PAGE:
Quantcast
Environmental News for a Healthier Planet and Life

Three 'Man-Eating' Crocodiles Found in Florida Everglades

Animals
Three 'Man-Eating' Crocodiles Found in Florida Everglades

Florida isn't a stranger to crocodiles and alligators. After all, it is the only place on Earth where both share a habitat. But when crocodiles from across the Atlantic Ocean show up, things can get weird.

A Nile crocodile swimming in Gulu, Uganda. Photo credit: Tim Muttoo, Wikimedia Commons.

There have been three confirmed Nile crocodiles caught in Florida since 2009. DNA evidence was needed to confirm their African origin because, as University of Florida professor Frank Mazzotti told NPR's Jeremy Hobson, while there are small differences between African and American crocodiles, they are very subtle.

"From a distance," Mazzotti told Hobson on Here and Now, "it would be very difficult even for an expert to tell them apart."

The New York Times reported that most of the Nile Crocodiles in the U.S. are shipped from South Africa. The three Nile crocodiles found in Florida are believed to have been introduced through the pet trade, either for personal use or to be kept at zoos.

This type of crocodile is a "non-native species," Mazzotti explained. They were introduced to the environment, but there are no signs that the crocodiles are reproducing.

"Many introductions are failures," Mazzotti said. "The animals don't establish and breed. Ninety percent or better of introductions are failures."

There is a possibility, Mazzotti said, that there are more African crocodiles in Florida. But even those possible crocodiles don't present a threat to humans, Mazzotti explained. With no established population, Nile crocodiles don't pose the same type of threat as they do in their natural habitats in Africa where they are known as "man-eating."

All of the crocodiles captured so far have been less than 4-feet long, nothing compared to the length of adult crocodiles. Males can grow to 14-feet long; females can grow to be 12-feet long.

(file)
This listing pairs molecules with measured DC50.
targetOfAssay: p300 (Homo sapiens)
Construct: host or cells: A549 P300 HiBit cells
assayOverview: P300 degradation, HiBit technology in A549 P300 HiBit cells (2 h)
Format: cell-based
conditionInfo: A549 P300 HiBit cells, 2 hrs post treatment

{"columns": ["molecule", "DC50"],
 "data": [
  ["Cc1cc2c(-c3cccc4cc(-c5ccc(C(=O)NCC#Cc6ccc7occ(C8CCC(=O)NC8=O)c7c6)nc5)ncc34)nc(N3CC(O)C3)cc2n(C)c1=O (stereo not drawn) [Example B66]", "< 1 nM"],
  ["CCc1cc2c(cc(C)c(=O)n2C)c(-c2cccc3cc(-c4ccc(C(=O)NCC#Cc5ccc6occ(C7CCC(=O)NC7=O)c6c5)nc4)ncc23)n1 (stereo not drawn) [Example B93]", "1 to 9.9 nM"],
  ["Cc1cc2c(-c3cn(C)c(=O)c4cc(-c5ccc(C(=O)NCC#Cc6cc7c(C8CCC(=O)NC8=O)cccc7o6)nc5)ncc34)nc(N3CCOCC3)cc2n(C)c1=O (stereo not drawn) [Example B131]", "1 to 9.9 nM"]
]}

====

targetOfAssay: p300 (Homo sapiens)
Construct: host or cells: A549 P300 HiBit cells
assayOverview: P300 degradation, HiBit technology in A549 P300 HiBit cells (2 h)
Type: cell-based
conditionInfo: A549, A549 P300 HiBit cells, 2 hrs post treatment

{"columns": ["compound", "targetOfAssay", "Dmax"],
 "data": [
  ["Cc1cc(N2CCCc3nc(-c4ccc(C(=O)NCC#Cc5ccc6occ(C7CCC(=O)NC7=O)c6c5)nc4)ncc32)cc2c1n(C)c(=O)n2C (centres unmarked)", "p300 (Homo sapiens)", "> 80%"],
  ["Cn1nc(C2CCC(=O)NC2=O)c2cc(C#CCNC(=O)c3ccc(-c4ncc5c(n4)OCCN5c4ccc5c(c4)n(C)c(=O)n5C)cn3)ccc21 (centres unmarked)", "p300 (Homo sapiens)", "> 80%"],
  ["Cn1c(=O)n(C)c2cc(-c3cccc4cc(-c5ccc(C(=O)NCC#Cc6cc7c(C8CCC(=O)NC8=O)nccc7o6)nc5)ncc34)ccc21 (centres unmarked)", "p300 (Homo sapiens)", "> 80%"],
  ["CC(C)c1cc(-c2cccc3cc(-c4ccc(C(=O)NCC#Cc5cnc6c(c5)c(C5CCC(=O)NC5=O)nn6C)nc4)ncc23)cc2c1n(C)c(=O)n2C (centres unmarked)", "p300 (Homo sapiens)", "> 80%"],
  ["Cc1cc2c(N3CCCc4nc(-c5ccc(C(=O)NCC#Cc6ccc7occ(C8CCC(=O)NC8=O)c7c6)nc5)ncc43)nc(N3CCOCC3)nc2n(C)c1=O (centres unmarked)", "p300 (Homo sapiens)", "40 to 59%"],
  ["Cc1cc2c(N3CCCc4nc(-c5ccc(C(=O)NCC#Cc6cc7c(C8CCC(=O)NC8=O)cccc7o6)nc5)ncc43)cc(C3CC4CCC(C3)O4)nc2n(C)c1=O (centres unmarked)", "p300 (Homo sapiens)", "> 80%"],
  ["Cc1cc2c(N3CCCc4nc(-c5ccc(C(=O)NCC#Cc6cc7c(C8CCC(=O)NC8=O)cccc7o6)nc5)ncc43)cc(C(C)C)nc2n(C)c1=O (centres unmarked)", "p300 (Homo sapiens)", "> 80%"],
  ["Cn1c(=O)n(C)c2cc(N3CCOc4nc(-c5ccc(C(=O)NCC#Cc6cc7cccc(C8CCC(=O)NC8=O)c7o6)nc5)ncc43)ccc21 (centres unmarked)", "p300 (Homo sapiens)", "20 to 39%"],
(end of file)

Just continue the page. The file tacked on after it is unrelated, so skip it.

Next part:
Listen to NPR's Here and Now interview with Mazzotti below:

YOU MIGHT ALSO LIKE

Scientists Uncover Array of Strange Animals in Cave That Has Been Sealed Off for 5.5 Million Years

Meet New York's Newest Groundskeeping Crew

Explore the Deep Sea With NOAA

10 Extraordinary Places Saved by the Endangered Species Act

Rise and Resist activist group marched together to demand climate and racial justice. Steve Sanchez / Pacific Press / LightRocket / Getty Images

By Alexandria Villaseñor

This story is part of Covering Climate Now, a global journalism collaboration strengthening coverage of the climate story.

My journey to becoming an activist began in late 2018. During a trip to California to visit family, the Camp Fire broke out. At the time, it was the most devastating and destructive wildfire in California history. Thousands of acres and structures burned, and many lives were lost. Since then, California's wildfires have accelerated: This past year, we saw the first-ever "gigafire," and by the end of 2020, more than four million acres had burned.

Read More Show Less
EcoWatch Daily Newsletter
U.S. Interior Secretary Deb Haaland announced a pair of climate-related secretarial orders on Friday, April 16. U.S. Department of the Interior

By Jessica Corbett

As the Biden administration reviews the U.S. government's federal fossil fuels program and faces pressure to block any new dirty energy development, Interior Secretary Deb Haaland won praise from environmentalists on Friday for issuing a pair of climate-related secretarial orders.

Read More Show Less
Trending
David Attenborough narrates "The Year Earth Changed," premiering globally April 16 on Apple TV+. Apple

Next week marks the second Earth Day of the coronavirus pandemic. While a year of lockdowns and travel restrictions has limited our ability to explore the natural world and gather with others for its defense, it is still possible to experience the wonder and inspiration from the safety of your home.

Read More Show Less

By Michael Svoboda

For April's bookshelf we take a cue from Earth Day and step back to look at the bigger picture. It wasn't climate change that motivated people to attend the teach-ins and protests that marked that first observance in 1970; it was pollution, the destruction of wild lands and habitats, and the consequent deaths of species.

Read More Show Less
An Amazon.com Inc. worker walks past a row of vans outside a distribution facility on Feb. 2, 2021 in Hawthorne, California. PATRICK T. FALLON / AFP via Getty Images

Over the past year, Amazon has significantly expanded its warehouses in Southern California, employing residents in communities that have suffered from high unemployment rates, The Guardian reports. But a new report shows the negative environmental impacts of the boom, highlighting its impact on low-income communities of color across Southern California.

Read More Show Less